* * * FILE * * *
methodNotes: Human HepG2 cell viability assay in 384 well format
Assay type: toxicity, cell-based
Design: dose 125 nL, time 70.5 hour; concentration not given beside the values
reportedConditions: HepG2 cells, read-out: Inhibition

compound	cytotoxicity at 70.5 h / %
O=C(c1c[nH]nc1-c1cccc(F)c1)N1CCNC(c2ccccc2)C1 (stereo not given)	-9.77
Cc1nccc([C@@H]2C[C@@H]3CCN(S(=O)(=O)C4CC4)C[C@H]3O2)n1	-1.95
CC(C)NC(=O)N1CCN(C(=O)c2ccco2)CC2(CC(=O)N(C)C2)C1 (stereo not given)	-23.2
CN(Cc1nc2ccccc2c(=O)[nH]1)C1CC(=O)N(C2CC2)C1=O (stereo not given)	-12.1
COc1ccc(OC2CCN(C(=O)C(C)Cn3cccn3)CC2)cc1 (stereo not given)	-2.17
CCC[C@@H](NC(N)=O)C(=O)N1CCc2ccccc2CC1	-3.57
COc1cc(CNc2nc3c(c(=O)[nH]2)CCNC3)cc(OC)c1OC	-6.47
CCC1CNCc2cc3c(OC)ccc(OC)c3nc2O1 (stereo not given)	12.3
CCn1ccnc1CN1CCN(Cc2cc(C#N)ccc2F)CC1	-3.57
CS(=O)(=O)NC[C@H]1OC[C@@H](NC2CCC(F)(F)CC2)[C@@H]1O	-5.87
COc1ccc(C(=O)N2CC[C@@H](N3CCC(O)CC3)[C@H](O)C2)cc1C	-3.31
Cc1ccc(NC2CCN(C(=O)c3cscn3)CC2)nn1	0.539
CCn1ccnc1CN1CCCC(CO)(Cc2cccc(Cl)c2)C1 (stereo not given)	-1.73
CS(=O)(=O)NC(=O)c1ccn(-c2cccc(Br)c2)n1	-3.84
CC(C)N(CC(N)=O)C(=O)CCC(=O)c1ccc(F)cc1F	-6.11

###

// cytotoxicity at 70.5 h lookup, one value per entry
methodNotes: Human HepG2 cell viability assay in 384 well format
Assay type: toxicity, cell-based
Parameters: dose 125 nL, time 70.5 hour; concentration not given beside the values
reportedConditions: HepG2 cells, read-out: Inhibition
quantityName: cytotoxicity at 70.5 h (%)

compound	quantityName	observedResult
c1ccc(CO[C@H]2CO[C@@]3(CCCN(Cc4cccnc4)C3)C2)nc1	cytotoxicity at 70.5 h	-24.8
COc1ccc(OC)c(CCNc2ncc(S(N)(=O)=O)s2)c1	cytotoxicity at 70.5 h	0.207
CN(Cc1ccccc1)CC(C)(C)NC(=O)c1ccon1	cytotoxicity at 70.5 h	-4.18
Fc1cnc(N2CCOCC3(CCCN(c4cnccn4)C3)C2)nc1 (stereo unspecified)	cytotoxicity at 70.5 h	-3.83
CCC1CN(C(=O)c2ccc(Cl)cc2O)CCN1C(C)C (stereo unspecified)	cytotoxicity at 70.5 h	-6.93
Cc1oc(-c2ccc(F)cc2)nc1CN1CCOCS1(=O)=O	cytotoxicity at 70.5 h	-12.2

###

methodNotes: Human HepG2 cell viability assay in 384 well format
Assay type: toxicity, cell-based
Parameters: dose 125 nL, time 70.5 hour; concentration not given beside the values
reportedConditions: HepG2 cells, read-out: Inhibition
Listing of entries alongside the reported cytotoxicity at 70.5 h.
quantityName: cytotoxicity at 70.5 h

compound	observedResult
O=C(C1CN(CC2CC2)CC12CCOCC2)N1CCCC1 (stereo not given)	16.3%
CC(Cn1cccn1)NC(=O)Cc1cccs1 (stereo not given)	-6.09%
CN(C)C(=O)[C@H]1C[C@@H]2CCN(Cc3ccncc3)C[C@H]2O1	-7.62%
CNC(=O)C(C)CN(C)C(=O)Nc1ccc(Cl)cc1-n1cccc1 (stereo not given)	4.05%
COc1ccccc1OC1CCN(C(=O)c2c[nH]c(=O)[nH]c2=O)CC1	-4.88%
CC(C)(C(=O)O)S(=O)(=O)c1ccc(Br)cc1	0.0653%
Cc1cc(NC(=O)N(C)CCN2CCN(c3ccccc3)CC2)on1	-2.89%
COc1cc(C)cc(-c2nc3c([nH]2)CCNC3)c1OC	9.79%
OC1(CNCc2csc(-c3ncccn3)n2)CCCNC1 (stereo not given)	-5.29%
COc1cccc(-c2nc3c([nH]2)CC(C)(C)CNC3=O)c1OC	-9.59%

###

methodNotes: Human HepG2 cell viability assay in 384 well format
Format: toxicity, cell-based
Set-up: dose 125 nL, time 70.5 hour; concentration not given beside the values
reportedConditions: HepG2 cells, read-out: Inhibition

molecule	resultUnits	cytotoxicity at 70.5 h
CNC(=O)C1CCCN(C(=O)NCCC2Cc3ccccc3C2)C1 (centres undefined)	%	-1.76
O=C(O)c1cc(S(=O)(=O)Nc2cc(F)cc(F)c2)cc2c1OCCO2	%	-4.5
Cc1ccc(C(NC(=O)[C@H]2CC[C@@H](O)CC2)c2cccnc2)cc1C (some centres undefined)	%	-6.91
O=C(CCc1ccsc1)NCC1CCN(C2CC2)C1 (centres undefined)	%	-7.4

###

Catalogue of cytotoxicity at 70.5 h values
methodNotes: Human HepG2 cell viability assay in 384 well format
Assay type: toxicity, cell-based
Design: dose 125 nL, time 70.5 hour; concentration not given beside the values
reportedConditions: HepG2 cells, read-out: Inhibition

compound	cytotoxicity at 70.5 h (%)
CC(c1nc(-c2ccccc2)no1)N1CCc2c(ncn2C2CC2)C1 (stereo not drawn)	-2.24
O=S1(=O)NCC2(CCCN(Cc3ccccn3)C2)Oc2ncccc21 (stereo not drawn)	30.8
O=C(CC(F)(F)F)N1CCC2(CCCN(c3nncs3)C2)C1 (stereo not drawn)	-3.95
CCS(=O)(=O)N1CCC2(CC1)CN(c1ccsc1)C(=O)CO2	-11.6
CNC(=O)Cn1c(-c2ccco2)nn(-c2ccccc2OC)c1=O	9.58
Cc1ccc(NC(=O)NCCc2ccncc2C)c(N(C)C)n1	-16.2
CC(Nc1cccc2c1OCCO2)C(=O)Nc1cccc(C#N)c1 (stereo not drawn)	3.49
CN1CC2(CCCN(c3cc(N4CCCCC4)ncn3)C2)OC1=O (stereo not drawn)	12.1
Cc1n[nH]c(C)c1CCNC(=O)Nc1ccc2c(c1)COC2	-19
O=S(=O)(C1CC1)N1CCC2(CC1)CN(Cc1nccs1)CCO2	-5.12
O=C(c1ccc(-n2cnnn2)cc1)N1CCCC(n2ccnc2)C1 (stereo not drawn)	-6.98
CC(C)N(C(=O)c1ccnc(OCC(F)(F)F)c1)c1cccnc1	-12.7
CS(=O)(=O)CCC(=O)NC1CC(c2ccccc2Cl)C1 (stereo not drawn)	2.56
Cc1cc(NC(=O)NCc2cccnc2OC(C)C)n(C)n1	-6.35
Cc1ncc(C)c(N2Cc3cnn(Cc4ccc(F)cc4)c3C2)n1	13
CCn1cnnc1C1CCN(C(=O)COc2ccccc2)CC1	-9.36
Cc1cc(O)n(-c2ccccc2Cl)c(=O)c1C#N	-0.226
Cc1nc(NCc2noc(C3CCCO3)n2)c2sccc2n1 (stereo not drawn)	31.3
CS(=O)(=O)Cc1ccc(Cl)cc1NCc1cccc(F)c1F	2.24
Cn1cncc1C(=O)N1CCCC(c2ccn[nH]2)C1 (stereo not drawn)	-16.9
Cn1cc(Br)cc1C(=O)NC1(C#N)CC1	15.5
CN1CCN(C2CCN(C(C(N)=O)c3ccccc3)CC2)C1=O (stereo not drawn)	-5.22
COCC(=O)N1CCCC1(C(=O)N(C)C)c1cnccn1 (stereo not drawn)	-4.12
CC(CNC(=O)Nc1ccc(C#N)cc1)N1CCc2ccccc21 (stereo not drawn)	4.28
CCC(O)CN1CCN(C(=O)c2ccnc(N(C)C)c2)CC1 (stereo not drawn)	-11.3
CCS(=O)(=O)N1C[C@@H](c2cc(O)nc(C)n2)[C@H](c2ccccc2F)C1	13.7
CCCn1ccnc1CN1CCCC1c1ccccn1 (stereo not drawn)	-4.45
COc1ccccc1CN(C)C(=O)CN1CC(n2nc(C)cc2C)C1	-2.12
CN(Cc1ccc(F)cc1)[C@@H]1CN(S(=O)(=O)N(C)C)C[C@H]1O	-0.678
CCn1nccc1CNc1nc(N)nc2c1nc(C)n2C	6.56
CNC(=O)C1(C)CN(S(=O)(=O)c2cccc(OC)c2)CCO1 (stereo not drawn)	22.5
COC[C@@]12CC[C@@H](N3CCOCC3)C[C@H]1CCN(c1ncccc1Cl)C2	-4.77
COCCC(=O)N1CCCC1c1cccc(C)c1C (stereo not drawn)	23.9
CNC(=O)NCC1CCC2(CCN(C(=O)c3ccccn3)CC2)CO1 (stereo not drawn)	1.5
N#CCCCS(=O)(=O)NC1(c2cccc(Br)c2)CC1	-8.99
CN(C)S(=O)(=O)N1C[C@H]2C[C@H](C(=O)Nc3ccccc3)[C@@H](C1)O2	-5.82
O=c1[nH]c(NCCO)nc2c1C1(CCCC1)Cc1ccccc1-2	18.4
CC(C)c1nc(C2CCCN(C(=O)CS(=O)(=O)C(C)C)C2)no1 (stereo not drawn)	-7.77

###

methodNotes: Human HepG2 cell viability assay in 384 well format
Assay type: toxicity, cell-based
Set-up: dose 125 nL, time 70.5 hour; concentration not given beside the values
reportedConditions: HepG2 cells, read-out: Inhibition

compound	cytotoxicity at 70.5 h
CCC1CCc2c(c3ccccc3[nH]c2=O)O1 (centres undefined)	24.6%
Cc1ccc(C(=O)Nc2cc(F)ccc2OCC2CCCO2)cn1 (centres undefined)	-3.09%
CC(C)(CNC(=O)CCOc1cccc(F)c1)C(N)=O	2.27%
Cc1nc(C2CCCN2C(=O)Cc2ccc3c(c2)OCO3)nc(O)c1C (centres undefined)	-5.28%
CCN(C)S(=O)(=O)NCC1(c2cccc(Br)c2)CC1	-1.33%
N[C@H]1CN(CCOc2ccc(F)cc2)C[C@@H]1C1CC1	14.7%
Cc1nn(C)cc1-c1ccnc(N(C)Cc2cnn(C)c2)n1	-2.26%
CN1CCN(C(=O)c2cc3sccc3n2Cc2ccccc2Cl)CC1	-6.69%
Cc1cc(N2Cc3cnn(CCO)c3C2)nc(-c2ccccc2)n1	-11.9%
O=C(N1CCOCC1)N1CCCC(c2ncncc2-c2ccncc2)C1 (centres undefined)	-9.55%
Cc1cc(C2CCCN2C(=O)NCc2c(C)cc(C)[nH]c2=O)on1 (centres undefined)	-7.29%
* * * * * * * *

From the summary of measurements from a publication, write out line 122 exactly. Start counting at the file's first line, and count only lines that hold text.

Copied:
Cc1cc(N2Cc3cnn(CCO)c3C2)nc(-c2ccccc2)n1	-11.9%